I soon found that rectangular sleeping bags still exist. Now, they are sold by K-Mart, Wal-Mart and on-line vendors that probably buy their goods from the same overseas sweatshops. Each one (still) costs about 20 bucks, is probably lined with flannel, and uses cotton batting as insulation. So much for that.

So the next question was whether I could find something in between — light and warm, but also reasonably roomy. I looked with increasing discouragement at site after site, each of which only had high-end straitjackets or low-end rectangular ice chests.

Until…There she was — the mummy sleeping bag line of my dreams. And, she had a name: “Big Agnes.”

I suppose I shouldn’t have been surprised, given our Super Sized nation. With 300 million people now, there must be a need for camping gear for the, how to say, “fully figured” (both male and female). The matchmaking site where I met my own particular Big Agnes included helpful statistics for girth as well as height (mine, not hers), as well as her over-all proportions. Besides having great vital statistics and room to move, Big Agnes has many other becoming features as well: her bottom is a full length sleeve, into which you can slide, not a paltry 20″ wide sleeping pad, but a full 25″ wide number. It was love at first sight, and my fingers flew to the shopping cart icon.

So it was that this week, with the greatest of anticipation, and for the firsgt time, I lay myself down on the desert floor, stared up at the stars blazing overhead, and fell blissfully to sleep, cradled in the warm, welcoming, ample bosom of Big Agnes.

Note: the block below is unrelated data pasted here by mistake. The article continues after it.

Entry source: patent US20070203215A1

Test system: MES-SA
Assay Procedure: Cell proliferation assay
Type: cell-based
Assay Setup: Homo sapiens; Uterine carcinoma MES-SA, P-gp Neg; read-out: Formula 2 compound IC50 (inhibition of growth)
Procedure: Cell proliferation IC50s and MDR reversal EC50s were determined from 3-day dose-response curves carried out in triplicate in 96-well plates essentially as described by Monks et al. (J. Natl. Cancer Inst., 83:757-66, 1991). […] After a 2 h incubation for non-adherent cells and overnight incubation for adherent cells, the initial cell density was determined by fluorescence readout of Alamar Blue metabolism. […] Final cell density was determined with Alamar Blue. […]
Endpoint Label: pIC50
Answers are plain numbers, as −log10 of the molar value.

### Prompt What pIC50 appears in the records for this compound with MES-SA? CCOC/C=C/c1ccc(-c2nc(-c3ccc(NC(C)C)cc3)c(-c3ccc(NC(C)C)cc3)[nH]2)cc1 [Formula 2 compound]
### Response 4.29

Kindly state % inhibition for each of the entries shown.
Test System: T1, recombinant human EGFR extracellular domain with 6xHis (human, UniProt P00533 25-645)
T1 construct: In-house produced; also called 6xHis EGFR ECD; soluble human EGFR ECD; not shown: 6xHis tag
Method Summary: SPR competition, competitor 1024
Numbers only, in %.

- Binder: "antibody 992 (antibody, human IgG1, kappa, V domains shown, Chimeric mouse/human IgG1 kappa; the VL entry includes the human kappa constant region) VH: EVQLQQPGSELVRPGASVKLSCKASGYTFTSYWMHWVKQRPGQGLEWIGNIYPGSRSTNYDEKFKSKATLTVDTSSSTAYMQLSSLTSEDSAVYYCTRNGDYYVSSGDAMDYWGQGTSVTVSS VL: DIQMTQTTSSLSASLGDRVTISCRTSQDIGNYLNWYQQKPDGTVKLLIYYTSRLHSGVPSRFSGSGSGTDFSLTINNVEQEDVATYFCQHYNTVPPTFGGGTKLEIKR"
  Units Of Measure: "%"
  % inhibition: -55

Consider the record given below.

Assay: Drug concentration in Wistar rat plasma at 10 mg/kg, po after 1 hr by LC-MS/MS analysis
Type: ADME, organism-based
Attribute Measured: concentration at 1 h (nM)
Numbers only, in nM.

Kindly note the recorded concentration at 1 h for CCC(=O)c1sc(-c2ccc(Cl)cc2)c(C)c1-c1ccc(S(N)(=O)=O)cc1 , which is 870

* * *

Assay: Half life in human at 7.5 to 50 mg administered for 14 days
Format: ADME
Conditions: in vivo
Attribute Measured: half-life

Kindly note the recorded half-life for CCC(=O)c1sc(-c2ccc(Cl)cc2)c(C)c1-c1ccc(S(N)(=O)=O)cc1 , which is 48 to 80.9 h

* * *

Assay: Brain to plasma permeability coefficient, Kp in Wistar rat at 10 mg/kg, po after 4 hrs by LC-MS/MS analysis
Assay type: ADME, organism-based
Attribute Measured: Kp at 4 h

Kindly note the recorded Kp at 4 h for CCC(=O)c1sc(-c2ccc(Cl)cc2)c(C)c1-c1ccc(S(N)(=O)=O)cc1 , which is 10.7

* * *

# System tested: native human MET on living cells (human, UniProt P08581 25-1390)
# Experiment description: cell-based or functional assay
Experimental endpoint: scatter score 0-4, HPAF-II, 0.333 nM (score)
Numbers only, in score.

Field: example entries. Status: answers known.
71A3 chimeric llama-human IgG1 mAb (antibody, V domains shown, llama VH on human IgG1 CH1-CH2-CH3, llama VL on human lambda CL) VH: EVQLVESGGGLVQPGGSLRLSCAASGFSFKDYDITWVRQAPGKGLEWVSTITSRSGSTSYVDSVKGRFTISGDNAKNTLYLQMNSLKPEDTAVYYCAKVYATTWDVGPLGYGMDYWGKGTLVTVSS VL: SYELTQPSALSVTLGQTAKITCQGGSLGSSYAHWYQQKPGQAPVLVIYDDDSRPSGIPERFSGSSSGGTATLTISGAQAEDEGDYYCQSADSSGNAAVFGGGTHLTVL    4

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Comments (2)

  1. Haha, great article.Was the bag warm enough? And how much did it run you?

    • Sorry I didn’t see this question earlier.  Yes, it was warm enough for my intended use, although I wouldn’t expect it to meet the advertised range of 20 degrees below zero (Fahrenheit), unless I was in a tent, on an insullation pad as well as using the air mattress, and wearing (at least) long underwear as well.  Then – maybe.  But I guess you have to remember that Big Agnes’s intended target market is already, how to say, well insulated.

      On cost, I can’t recall now, but it should be easy to Google and find a price.  The bag comes in various weights and two lengths, but my guess is I probably paid over $200 for the one I bought.

        –  Andy